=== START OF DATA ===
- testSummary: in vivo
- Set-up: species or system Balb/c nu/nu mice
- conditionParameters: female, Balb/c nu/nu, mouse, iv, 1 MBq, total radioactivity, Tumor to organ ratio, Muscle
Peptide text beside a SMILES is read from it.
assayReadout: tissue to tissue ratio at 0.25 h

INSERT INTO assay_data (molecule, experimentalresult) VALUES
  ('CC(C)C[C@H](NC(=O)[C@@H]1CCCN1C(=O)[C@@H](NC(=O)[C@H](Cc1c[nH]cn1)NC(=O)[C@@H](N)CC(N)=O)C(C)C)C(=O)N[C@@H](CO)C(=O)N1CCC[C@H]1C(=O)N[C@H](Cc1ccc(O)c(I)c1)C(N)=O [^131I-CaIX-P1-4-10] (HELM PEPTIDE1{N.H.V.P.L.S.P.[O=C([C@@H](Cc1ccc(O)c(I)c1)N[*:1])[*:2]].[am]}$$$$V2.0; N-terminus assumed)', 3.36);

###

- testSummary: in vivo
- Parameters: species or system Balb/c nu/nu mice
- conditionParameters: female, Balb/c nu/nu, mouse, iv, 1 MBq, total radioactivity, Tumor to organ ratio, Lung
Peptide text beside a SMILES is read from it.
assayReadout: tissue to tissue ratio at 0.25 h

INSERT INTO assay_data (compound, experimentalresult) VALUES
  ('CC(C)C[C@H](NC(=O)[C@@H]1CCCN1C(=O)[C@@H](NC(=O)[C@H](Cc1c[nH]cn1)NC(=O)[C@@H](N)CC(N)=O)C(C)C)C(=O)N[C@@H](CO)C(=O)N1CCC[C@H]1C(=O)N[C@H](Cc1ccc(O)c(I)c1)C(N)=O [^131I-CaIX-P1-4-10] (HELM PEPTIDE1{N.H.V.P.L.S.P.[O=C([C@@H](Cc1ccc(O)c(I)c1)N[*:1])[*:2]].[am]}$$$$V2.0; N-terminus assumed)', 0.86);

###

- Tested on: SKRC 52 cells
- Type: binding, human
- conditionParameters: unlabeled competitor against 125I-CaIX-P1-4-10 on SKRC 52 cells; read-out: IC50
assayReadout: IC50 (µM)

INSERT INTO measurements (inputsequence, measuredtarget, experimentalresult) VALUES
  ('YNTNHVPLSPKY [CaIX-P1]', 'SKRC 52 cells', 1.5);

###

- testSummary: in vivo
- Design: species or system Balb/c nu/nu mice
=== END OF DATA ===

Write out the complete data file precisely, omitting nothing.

- testSummary: in vivo
- Set-up: species or system Balb/c nu/nu mice
- conditionParameters: female, Balb/c nu/nu, mouse, iv, 1 MBq, total radioactivity, Tumor to organ ratio, Muscle
Peptide text beside a SMILES is read from it.
assayReadout: tissue to tissue ratio at 0.25 h

INSERT INTO assay_data (molecule, experimentalresult) VALUES
  ('CC(C)C[C@H](NC(=O)[C@@H]1CCCN1C(=O)[C@@H](NC(=O)[C@H](Cc1c[nH]cn1)NC(=O)[C@@H](N)CC(N)=O)C(C)C)C(=O)N[C@@H](CO)C(=O)N1CCC[C@H]1C(=O)N[C@H](Cc1ccc(O)c(I)c1)C(N)=O [^131I-CaIX-P1-4-10] (HELM PEPTIDE1{N.H.V.P.L.S.P.[O=C([C@@H](Cc1ccc(O)c(I)c1)N[*:1])[*:2]].[am]}$$$$V2.0; N-terminus assumed)', 3.36);

###

- testSummary: in vivo
- Parameters: species or system Balb/c nu/nu mice
- conditionParameters: female, Balb/c nu/nu, mouse, iv, 1 MBq, total radioactivity, Tumor to organ ratio, Lung
Peptide text beside a SMILES is read from it.
assayReadout: tissue to tissue ratio at 0.25 h

INSERT INTO assay_data (compound, experimentalresult) VALUES
  ('CC(C)C[C@H](NC(=O)[C@@H]1CCCN1C(=O)[C@@H](NC(=O)[C@H](Cc1c[nH]cn1)NC(=O)[C@@H](N)CC(N)=O)C(C)C)C(=O)N[C@@H](CO)C(=O)N1CCC[C@H]1C(=O)N[C@H](Cc1ccc(O)c(I)c1)C(N)=O [^131I-CaIX-P1-4-10] (HELM PEPTIDE1{N.H.V.P.L.S.P.[O=C([C@@H](Cc1ccc(O)c(I)c1)N[*:1])[*:2]].[am]}$$$$V2.0; N-terminus assumed)', 0.86);

###

- Tested on: SKRC 52 cells
- Type: binding, human
- conditionParameters: unlabeled competitor against 125I-CaIX-P1-4-10 on SKRC 52 cells; read-out: IC50
assayReadout: IC50 (µM)

INSERT INTO measurements (inputsequence, measuredtarget, experimentalresult) VALUES
  ('YNTNHVPLSPKY [CaIX-P1]', 'SKRC 52 cells', 1.5);

###

- testSummary: in vivo
- Design: species or system Balb/c nu/nu mice